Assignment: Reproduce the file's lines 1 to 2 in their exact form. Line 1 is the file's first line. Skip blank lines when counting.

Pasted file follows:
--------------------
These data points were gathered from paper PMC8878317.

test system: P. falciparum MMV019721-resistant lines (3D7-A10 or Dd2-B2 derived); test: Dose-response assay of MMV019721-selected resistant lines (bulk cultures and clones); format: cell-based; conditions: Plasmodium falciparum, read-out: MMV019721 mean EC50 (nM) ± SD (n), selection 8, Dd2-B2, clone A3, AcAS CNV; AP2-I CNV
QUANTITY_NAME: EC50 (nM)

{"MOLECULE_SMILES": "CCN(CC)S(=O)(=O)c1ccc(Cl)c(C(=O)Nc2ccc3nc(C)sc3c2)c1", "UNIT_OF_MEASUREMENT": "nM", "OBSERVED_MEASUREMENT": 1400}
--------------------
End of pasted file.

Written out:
These data points were gathered from paper PMC8878317.

test system: P. falciparum MMV019721-resistant lines (3D7-A10 or Dd2-B2 derived); test: Dose-response assay of MMV019721-selected resistant lines (bulk cultures and clones); format: cell-based; conditions: Plasmodium falciparum, read-out: MMV019721 mean EC50 (nM) ± SD (n), selection 8, Dd2-B2, clone A3, AcAS CNV; AP2-I CNV